DCSportbikes.net  
» Help Support .NET!
DCSportbikes Premier Membership for 25$ per year. Discounts! Click here for full information.

Now available in the .NET Shop:



Get your DCSBN Gear!
» Shoutbox
Sorry, only registered users have the ability to use our real-time shoutbox to chat with other members.

Register now, it's free!
» Online Users: 486
4 members and 482 guests
2blueyam, boomboom929, car54, tonetone
Most users ever online was 4,519, September 2, 2015 at 03:26 AM.
Go Back   DCSportbikes.net > Sportbike Operation > HOW-TOs

Reply
LinkBack Thread Tools
Woodcraft Rearset Install
Unread
  (#1)
TNT
GP Champ
 
Posts: 1,668
Join Date: August 21, 2011
Location: Annapolis, MD
Woodcraft Rearset Install - July 26, 2014, 11:19 AM

Installing woodcraft rearsets on a 2008 R6.

First question: Do I get rid of the brake pedal return spring? No place on the woodcraft pedal to hook it onto, although the rearset has the bottom mounting hole for it. Not sure where the spring would attach to on the pedal side.

Question two: How do I adjust pedal position? Is that by adjusting the bolts and the hinge that attaches the pedal to the master cylinder? In other words, shorten up that bolt interface to get the pedal lower?

Right now it's almost perfect, and I bled my brakes, but there is almost no give in the rear pedal, almost like it's just on/off - very firm, actually more so than the front brakes even after bleeding. I'm wondering if this is an indication something is wrong.
  Send a message via AIM to  
Reply With Quote
Unread
  (#2)
Cager
 
JarvisB's Avatar
 
Posts: 1,255
Join Date: July 26, 2011
Location: NE DC
July 26, 2014, 05:54 PM

1.The spring is no longer being used. You need to get a woodcraft banjo bolt with pressure brake switch wire it up. $20 - www.woodcraft-cfm.com - CoarseThreadBrakePressureSwitchAssbly10mm125 - Make sure you get the right bolt with correct pitch.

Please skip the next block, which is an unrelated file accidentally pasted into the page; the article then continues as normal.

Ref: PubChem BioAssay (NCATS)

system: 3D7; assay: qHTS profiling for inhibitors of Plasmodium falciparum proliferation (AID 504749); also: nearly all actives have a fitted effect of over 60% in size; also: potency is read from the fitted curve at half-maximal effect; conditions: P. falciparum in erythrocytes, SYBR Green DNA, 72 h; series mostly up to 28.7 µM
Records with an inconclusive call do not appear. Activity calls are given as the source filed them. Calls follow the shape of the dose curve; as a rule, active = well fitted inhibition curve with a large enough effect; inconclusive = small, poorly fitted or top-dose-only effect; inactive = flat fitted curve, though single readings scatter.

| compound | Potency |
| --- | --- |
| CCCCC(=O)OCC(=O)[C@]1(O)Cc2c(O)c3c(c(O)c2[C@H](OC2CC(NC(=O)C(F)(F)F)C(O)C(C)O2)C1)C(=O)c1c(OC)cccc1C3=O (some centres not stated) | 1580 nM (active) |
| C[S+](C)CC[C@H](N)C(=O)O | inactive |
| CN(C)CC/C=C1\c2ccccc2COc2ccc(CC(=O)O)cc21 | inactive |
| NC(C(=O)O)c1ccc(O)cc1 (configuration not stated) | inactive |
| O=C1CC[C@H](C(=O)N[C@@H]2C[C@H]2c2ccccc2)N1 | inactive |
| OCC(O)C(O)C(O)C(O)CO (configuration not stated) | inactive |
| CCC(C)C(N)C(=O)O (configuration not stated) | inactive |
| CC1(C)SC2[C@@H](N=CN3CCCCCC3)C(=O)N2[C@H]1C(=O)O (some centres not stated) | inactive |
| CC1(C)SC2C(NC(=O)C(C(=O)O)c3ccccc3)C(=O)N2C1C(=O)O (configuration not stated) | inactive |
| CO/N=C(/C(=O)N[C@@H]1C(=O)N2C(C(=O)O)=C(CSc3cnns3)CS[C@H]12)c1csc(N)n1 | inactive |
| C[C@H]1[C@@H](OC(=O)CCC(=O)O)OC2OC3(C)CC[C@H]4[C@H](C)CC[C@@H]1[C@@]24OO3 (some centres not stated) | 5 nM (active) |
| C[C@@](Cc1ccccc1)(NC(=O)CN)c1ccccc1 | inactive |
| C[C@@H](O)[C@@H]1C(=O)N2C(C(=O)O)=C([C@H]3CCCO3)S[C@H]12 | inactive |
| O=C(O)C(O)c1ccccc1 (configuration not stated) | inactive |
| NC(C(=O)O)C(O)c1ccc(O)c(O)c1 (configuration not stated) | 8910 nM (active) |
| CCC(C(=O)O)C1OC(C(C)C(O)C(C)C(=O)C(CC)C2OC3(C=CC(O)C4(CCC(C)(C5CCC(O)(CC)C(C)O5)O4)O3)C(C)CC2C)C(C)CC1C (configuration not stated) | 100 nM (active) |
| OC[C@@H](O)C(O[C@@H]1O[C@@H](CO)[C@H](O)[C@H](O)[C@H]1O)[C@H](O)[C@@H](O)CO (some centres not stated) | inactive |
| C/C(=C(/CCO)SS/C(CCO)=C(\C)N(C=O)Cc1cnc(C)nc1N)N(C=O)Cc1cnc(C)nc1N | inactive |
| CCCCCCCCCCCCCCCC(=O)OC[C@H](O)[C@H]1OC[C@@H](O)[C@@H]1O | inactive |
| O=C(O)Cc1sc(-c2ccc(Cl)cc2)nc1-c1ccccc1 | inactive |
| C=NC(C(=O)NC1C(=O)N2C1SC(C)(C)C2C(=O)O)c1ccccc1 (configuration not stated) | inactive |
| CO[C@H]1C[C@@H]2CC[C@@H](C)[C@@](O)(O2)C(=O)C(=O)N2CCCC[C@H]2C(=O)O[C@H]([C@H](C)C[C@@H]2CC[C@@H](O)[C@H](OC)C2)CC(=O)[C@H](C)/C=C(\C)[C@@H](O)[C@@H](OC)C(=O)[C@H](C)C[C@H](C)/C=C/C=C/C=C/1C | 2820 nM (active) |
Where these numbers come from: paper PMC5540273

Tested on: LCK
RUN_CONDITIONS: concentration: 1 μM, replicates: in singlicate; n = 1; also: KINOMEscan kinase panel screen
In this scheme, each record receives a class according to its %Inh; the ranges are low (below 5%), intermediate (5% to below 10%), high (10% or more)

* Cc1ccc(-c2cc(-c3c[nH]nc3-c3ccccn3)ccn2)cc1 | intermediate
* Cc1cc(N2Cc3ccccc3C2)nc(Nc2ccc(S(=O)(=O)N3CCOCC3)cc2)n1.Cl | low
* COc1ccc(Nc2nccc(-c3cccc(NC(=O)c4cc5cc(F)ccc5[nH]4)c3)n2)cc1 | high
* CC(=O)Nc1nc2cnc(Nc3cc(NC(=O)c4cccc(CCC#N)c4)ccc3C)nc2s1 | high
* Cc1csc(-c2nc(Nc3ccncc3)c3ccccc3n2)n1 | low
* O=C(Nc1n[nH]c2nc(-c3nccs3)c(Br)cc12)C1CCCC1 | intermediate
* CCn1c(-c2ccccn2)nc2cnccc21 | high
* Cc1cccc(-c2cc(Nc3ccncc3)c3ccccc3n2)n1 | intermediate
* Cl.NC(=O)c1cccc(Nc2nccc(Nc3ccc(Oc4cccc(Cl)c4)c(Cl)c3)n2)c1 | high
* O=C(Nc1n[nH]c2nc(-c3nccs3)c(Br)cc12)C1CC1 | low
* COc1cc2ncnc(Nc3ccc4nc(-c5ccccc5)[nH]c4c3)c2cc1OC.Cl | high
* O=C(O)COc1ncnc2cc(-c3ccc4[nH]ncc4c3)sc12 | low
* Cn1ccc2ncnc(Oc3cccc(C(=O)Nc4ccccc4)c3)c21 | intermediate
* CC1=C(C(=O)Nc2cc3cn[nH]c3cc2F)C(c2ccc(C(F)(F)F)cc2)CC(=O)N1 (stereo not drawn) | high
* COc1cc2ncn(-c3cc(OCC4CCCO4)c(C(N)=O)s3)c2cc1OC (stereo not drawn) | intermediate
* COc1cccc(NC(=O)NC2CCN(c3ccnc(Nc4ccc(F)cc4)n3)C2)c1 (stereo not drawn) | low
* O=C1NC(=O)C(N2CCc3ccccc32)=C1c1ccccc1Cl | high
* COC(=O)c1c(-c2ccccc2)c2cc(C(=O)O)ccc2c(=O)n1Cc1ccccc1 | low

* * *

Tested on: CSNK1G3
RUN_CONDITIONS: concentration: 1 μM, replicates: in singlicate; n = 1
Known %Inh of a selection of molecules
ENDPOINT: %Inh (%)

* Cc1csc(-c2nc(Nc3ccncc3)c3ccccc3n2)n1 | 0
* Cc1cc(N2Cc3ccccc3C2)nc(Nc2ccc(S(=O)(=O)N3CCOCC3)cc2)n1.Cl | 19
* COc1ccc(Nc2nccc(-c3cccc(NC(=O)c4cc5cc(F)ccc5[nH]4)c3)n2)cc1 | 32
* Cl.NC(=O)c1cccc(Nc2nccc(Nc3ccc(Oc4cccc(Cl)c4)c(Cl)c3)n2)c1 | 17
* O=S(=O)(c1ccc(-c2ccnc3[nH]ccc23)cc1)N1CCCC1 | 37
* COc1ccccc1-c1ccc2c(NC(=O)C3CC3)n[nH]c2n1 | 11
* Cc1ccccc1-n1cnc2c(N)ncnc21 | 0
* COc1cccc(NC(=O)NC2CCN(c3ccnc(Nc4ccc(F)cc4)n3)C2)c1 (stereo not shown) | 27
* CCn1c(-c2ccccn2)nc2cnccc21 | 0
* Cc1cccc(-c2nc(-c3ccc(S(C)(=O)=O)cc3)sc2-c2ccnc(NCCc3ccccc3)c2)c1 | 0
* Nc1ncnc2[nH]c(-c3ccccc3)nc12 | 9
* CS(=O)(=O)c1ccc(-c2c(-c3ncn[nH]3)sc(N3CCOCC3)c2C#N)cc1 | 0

2. Yes, you got this one right.

3. Possibly, hard to say from your description. Firm feel is good, but if it got "locked" feel, then you have a problem.


-J. Beaver
--bike-less for now
  Send a message via AIM to  
Reply With Quote
Unread
  (#3)
YEAH SCIENCE!
 
Posts: 247
Join Date: February 19, 2007
Location: Virginia
July 26, 2014, 06:35 PM

I would rather have a soft/spongy rear brake lever, than have it firm. Some people actually purposely put air in the line, cut he brake pads a bit so bite isn't as strong.
  Send a message via AIM to  
Reply With Quote
Unread
  (#4)
TNT
GP Champ
 
Posts: 1,668
Join Date: August 21, 2011
Location: Annapolis, MD
July 26, 2014, 06:36 PM

Don't need brake lights. Track bike only. So I don't need the pressure switch, right?
  Send a message via AIM to  
Reply With Quote
Unread
  (#5)
Cager
 
JarvisB's Avatar
 
Posts: 1,255
Join Date: July 26, 2011
Location: NE DC
July 26, 2014, 11:49 PM

Quote:
Originally Posted by TNT View Post
Don't need brake lights. Track bike only. So I don't need the pressure switch, right?
Correct. Just find a room to tuck the OEM brake light sensor or cut it up if you dont care about it.


-J. Beaver
--bike-less for now
  Send a message via AIM to  
Reply With Quote
Unread
  (#6)
250 cc's of awesomeness
 
MXRider's Avatar
 
Posts: 1,443
Join Date: May 30, 2010
Location: Manassas
July 27, 2014, 11:25 AM

I recommend running a brake return spring either way. They make a nice kit for this.

Woodcraft Rear Brake Return Spring | MotoSport

  Send a message via AIM to  
Reply With Quote
Reply


Thread Tools

Posting Rules
You may not post new threads
You may not post replies
You may not post attachments
You may not edit your posts

BB code is On
Smilies are On
[IMG] code is On
HTML code is Off
Trackbacks are On
Pingbacks are On
Refbacks are On


Powered by vBadvanced CMPS v3.2.3


Powered by vBulletin® Version 3.8.7
Copyright ©2000 - 2019, vBulletin Solutions, Inc.
Search Engine Friendly URLs by vBSEO 3.6.0
vBulletin Skin developed by: vBStyles.com
All logos and trademarks in this site are property of their respective owner. The comments are property of their posters, all the rest 2002-2010 by DCSportbikes.net. DCSportbikes.net is owned by End of Time Studios, LLC.